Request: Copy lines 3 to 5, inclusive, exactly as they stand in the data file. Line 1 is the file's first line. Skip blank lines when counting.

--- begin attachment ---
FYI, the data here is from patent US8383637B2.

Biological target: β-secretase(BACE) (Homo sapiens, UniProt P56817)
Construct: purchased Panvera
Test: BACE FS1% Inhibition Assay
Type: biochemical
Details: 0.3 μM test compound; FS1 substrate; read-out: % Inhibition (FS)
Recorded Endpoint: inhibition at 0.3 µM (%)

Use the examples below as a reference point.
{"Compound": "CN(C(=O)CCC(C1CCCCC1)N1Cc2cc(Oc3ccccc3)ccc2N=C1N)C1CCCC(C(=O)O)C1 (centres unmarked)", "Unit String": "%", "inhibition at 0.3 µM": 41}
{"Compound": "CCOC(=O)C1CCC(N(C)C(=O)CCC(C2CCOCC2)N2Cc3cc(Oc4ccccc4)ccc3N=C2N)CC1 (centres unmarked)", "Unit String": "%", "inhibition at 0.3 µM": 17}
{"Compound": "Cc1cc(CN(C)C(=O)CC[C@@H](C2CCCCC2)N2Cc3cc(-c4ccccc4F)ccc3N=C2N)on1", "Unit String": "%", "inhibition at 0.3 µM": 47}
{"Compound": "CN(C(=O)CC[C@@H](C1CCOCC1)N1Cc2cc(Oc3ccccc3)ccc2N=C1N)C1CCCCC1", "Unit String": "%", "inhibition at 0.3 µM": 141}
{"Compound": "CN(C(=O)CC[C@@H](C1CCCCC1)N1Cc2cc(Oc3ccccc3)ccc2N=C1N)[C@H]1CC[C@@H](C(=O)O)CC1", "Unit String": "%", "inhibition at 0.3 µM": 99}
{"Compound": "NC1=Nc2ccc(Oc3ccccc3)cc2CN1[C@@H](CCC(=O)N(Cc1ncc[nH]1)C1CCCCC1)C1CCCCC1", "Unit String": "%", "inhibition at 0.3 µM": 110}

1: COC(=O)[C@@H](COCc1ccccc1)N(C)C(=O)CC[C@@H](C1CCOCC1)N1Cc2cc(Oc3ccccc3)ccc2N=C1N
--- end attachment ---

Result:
Construct: purchased Panvera
Test: BACE FS1% Inhibition Assay
Type: biochemical